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Israel: No Justice, No Peace
Published on Friday, February 23, 2001
No Justice, No Peace
by Seth Sandronsky
As the son of American Jews, I denounce Israel’s attacks ongoing attacks against the Palestinian people. Criticism of Israeli policy should not be confused with being anti-Jewish. Yet ignoring the “why” of the Palestinian-Israeli conflict creates confusion. The “why” is Palestinians’ opposition to Israel’s military occupation, backed by the economic and military might of the U.S government.

Israel’s control over the Palestinian people takes different forms in different places. One example is the bulldozing of Palestinians’ homes for Jewish settlements. An obedient American media has called the Palestinians’ land “disputed territory.” Such brutal crimes happened all the time during the Oslo “peace process.” Confused?

Well, “peace” by definition is what the U.S. government says it is in the Middle East. Both U.S. political parties agree on this.

Why does the U.S. arm the Israeli army and air force? Israel is the local muscle for the U.S. in the Middle East. That’s where the oil is, “A stupendous source of strategic power and one of the greatest material prizes of all times,” according to the U.S. State Department’s George Kennan in 1948. The world runs on oil. Saudi Arabia and Iraq have the world’s first- and second-largest estimated crude oil reserves. Control of oil is key to controlling world affairs.

One billion dollars. That’s the amount of economic aid Israel got in 1999 from the U.S. government, Jeff Mason of the Center for Defense Information said. These dollars in part helped to build roads for Israeli soldiers to contain Palestinians in squalid refugee camps.

For the Arab majority of the Middle East, the United States-backed government of Israel is the regional thug. Its might regularly enforces U.S. power. And the American taxpayer pays daily for Israel’s military might. The profits flow to Pentagon corporations such as Boeing, General Electric, Lockheed Martin, Raytheon and Westinghouse.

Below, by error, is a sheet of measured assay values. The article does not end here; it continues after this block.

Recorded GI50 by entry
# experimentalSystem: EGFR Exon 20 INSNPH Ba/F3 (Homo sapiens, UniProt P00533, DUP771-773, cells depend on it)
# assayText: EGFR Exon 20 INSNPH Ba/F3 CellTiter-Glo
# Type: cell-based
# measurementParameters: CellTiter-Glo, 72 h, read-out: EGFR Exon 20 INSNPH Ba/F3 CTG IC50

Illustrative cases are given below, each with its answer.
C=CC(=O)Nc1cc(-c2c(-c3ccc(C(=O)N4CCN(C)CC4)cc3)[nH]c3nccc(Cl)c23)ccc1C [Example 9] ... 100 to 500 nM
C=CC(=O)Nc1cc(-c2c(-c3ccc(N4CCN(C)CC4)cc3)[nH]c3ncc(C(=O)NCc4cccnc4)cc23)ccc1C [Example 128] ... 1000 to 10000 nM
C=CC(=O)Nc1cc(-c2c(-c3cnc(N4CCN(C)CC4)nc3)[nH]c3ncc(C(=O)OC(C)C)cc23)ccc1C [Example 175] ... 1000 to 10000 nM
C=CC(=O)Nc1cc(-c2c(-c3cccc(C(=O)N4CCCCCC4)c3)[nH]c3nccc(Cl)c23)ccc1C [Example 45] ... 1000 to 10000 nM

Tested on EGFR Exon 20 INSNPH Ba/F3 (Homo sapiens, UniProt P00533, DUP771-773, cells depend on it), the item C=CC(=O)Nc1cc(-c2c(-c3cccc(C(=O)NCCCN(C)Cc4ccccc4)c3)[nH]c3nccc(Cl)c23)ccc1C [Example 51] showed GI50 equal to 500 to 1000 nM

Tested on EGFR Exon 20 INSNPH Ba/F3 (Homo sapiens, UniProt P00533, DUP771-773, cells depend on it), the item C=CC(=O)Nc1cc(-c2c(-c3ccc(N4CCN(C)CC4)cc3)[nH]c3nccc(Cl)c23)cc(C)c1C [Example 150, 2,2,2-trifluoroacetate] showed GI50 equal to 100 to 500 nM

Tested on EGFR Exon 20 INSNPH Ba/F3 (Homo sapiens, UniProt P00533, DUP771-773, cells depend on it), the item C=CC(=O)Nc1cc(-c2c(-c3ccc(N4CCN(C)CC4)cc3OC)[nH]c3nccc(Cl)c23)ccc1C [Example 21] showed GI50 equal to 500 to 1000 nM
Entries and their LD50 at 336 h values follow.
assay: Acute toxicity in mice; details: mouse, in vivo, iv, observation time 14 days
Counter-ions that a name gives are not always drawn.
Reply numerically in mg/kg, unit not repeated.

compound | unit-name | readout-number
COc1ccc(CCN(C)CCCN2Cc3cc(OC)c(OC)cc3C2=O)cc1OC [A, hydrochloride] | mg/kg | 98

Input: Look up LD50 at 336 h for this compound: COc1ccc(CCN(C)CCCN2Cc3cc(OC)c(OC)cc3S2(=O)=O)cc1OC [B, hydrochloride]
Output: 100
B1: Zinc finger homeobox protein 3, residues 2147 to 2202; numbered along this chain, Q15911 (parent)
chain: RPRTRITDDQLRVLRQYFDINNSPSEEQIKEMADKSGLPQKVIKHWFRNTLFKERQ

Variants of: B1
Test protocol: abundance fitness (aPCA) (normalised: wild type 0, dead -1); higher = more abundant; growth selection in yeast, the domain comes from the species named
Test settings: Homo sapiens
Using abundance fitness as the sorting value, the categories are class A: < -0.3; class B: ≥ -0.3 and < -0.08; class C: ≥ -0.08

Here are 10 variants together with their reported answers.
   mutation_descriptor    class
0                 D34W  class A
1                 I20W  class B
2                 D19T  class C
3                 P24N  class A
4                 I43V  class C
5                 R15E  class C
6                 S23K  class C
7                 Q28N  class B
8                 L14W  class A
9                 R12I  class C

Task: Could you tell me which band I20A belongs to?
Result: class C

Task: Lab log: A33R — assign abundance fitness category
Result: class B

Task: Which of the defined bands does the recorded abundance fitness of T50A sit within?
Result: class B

Pigs will fly before the United States can create peace between the Israelis and Palestinians. Why? Without justice, there can be no peace.

Consider Palestinian children. They die, “caught in the crossfire,” in clashes with Israelis. This is one cliché that suggests an equality of military power between the Israelis and Palestinians.

Palestinians have firebombs, rifles and rocks. Israelis have air-to-surface missiles, helicopter gunships and tanks. The Palestinians are stateless with no armed forces. Israel is a legal state with an army and an air force.

Palestinians have refugee camps. Jews have a homeland in Israel. Israelis are humanized with distinct personalities. Some are American Jews who arrived in nuclear-armed Israel to become citizens. Dehumanized Palestinians are one-dimensional. This is a public relations ploy to weaken the American people’s solidarity with and sympathy for the Palestinian people living under Israeli occupation.

In the meantime, Israeli-Palestinian violence has sparked demonstrations throughout the Middle East. Israeli and U.S. support for the U.N. sanctions that have degraded and humiliated Iraq for 10 years while killing over one million Iraqis, especially children and the infirm, has also caused big resentment among Arab people of the Middle East.

U.S. foreign policy is a part of—not apart from—the lives of the American people in all their diversity. This money to fund U.S. foreign policy doesn’t come from the moon but from their pockets.

In the Middle East, the U.S government spends Americans' tax money to protect the profits and market share of petroleum corporations. An independent Palestine state could threaten such power and the wealth it controls by caring for Palestinians who have been forced off their lands and into refugee camps. States that look out for their citizens by seeking an “immediate improvement in the low living standards of the masses” are feared by U.S. policy makers, a 1954 State Department document reveals.

Well, can there be an Israeli-Palestinian peace? Yes, but only when there’s justice for all.

Seth Sandronsky lives in Sacramento, California.


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